Dr. Sarwal chose Medical Assistance in Dying (MAID) and included her wish to be an organ donor. As the first person in Nova Scotia to experience this medical journey, she dedicated the time she had left on this earth to educate health professionals and the general public about being in control of your death and creating a meaningful legacy through organ donation. Each screening will be followed by an expert panel including Gift of Life and Manitoba’s MAID team members.

There will be two screenings:

Her Last Project to screen in Saskatoon on Nov. 19

Join Canadian Blood Services and the Saskatchewan Health Authority Organ and Tissue Donation Program on November 19th at 6:30 pm in Room 1150 in the Health Sciences Building at the University of Saskatchewan for a screening of this film. After the film, a panel discussion with clinical experts will be held to discuss the film and its impact.

Reserve your seats at

Her Last Project is the extraordinary story of Dr. Shelly Sarwal, a physician from Halifax, Nova Scotia. Diagnosed with Multiple System Atrophy (MSA), an incurable disease, Shelly chose to undergo the recently legalized Medical Assistance in Dying (MAID) procedure and become an organ donor.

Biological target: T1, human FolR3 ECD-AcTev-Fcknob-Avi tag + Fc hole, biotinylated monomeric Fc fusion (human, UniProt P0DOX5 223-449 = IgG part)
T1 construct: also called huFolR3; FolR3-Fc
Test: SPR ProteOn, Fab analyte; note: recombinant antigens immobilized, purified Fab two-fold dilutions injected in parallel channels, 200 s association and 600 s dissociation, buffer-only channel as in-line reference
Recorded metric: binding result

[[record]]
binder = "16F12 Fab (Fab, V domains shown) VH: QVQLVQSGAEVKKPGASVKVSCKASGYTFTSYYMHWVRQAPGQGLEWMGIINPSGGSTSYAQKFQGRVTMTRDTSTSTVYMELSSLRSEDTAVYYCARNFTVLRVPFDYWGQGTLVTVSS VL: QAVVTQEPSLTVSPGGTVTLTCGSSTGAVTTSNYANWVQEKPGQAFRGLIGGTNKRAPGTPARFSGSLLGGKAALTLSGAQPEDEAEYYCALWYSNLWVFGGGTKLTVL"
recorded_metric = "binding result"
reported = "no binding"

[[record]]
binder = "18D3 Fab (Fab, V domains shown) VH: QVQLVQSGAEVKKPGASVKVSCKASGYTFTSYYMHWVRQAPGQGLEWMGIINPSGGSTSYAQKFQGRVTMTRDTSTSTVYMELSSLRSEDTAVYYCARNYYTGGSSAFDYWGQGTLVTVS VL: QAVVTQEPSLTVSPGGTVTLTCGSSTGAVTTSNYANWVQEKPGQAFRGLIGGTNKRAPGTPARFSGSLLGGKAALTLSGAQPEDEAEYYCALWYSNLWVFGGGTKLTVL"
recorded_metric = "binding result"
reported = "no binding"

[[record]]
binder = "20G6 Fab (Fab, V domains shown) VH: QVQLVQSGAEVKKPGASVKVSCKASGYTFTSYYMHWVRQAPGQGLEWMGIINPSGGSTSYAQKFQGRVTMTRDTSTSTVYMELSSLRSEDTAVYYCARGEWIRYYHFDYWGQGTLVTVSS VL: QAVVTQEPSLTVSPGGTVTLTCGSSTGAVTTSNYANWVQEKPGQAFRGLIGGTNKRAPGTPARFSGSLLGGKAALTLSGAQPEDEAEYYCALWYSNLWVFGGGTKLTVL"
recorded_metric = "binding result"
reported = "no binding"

The documentary serves to honour Dr. Sarwal’s wish to bring valuable experience and insight about MAID and organ donation to the clinical community, to patients and to the general public.  Through this film and other medical curriculum and professional training, the producers are helping fulfill Dr. Shelly Sarwal’s final wish to document and share her story. 

Her Last Project teaches us to embrace and accept dying as an essential part of our lives and to stimulate greater conversation around organ and tissue donation as a part of quality end-of-life care.

For questions, contact the SHA Donation Program at

Her Last Project to screen at CCCF 2019

This year marks the fifth annual Deceased Organ Donation Symposium at the Critical Care Canada Forum in Toronto.

Presented by Canadian Blood Services, Trillium Gift of Life and the Canadian Donation and Transplantation Research Program (CDTRP), this two-day symposium held Nov. 11–12, 2019 promotes scientific research in organ donation and transplantation and its application to critical care practice. 

The program will feature a family perspective by Randy Tresidder, Dr. Sarwal’s husband, who will share his experience and perspectives on MAID and organ donation. The incredible story of Randy’s wife, Dr. Shelly Sarwal, is captured in the documentary film Her Last Project. 

Critical Care Canada Forum participants will have an opportunity to watch Her Last Project on Wednesday, Nov. 13 at 12:30 pm.